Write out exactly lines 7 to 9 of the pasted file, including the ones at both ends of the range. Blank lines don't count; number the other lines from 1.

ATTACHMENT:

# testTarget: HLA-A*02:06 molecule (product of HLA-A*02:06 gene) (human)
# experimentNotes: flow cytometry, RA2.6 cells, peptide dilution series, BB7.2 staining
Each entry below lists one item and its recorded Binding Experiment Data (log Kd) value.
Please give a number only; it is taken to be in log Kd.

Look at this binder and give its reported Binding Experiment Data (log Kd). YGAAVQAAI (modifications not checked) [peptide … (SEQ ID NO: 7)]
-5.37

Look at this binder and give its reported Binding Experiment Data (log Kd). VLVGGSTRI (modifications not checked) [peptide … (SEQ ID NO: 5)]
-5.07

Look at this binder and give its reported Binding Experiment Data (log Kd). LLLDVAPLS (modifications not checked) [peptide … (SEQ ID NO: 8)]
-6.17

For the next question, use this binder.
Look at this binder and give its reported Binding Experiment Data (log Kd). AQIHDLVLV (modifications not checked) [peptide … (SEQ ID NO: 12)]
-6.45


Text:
Look at this binder and give its reported Binding Experiment Data (log Kd). VLVGGSTRI (modifications not checked) [peptide … (SEQ ID NO: 5)]
-5.07

Look at this binder and give its reported Binding Experiment Data (log Kd). LLLDVAPLS (modifications not checked) [peptide … (SEQ ID NO: 8)]